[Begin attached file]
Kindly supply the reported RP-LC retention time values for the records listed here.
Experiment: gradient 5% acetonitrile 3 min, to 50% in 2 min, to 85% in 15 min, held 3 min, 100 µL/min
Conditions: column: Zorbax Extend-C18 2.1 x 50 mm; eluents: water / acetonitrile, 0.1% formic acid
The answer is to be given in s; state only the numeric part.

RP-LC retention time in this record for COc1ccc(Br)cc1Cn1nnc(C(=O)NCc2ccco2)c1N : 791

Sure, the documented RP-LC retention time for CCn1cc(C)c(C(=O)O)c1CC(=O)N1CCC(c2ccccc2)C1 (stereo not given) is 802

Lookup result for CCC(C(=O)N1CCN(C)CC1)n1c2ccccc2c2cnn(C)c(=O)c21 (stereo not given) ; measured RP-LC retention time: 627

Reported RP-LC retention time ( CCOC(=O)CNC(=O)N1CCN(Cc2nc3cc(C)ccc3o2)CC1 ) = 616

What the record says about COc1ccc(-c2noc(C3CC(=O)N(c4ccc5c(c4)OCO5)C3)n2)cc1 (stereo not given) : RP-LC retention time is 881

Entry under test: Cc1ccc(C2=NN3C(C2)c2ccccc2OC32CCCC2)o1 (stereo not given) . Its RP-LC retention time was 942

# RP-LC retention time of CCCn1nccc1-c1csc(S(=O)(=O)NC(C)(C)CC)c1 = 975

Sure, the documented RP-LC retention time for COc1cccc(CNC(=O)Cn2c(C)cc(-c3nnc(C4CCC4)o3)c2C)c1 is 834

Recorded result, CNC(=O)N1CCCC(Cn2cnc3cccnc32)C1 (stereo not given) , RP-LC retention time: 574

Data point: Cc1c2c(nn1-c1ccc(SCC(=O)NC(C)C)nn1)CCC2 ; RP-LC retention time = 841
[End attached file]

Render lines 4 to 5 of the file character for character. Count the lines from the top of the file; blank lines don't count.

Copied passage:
The answer is to be given in s; state only the numeric part.

RP-LC retention time in this record for COc1ccc(Br)cc1Cn1nnc(C(=O)NCc2ccco2)c1N : 791